By all accounts, the Cash for Clunker's program, in which the U.S. government will pay up to $4,600 to scrap a car in favor of a new, more fuel efficient car, is working as it should. GM has recalled more than a thousand workers on furlough and is running extra shifts to ramp up production to meet demand. All well and good.
Less known is a report in the New York Times that more than 200 auto dealers in New York have pulled out of the program, citing delays in reimbursements. Other potential problems with the program? It shifts demand from later periods to the current period, distorting the business cycle for automakers attempting to forecast demand to manage production and inventory levels. So it is conceivable that the rehiring of furloughed workers will only end with layoffs when the current round of subsidies end and the economy does not fundamentally recover from its current downturn.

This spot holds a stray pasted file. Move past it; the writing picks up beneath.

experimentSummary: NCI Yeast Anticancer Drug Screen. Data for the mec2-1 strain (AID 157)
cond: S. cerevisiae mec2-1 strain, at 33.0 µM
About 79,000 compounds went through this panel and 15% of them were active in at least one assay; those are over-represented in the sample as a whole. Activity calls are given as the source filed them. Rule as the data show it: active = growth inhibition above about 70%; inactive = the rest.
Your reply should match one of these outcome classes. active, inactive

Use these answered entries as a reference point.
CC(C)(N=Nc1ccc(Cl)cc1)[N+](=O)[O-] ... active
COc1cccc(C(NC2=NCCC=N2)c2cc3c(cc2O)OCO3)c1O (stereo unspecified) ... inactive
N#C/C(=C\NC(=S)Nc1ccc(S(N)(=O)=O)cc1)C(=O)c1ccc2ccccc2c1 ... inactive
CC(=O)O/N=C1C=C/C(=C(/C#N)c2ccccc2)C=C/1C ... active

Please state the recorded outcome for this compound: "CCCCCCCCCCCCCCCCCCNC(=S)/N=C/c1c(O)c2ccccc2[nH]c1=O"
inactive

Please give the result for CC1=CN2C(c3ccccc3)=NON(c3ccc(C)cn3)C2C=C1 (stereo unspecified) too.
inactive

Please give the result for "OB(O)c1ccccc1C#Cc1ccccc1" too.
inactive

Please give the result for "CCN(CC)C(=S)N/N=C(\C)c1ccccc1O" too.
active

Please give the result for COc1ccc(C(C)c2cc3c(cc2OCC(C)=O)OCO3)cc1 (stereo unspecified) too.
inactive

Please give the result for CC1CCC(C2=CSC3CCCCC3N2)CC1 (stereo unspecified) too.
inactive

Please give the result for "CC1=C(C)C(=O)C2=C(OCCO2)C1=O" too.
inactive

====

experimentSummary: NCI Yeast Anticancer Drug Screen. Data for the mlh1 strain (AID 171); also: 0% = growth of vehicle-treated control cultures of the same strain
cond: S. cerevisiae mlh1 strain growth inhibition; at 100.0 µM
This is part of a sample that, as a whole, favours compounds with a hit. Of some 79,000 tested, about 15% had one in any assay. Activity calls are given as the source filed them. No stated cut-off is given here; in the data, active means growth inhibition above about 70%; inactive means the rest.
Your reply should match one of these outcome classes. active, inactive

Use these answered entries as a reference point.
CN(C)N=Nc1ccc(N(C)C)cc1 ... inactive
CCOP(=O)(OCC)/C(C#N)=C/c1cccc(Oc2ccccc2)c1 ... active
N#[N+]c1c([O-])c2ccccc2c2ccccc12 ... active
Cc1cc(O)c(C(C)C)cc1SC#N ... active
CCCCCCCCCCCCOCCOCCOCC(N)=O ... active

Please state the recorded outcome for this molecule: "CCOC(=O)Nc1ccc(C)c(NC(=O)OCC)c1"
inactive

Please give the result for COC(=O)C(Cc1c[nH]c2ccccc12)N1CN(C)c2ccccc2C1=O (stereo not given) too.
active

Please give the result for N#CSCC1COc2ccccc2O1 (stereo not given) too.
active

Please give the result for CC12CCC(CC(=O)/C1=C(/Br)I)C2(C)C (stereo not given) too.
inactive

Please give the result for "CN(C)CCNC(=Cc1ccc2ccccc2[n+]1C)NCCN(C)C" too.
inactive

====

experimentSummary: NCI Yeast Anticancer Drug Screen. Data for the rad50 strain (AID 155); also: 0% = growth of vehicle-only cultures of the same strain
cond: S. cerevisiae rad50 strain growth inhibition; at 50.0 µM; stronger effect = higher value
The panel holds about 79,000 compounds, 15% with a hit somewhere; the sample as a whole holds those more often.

For those more protectionist in their predelictions, Cash for Clunkers shifts market share from domestic to foreign carmakers. According to the government's own data, of the top 5 cars bought in the program, only one, a Ford, is a domestic nameplate whereas of the top 5 trade-ins, all are domestic.
Bottom line: If this scheme, according Larry Kudlow, is the least objectionable in the suite of recovery programs offer by the government, then we are in for a drawn out recovery, lengthened by the heavy hand of the government's clumsy interventions.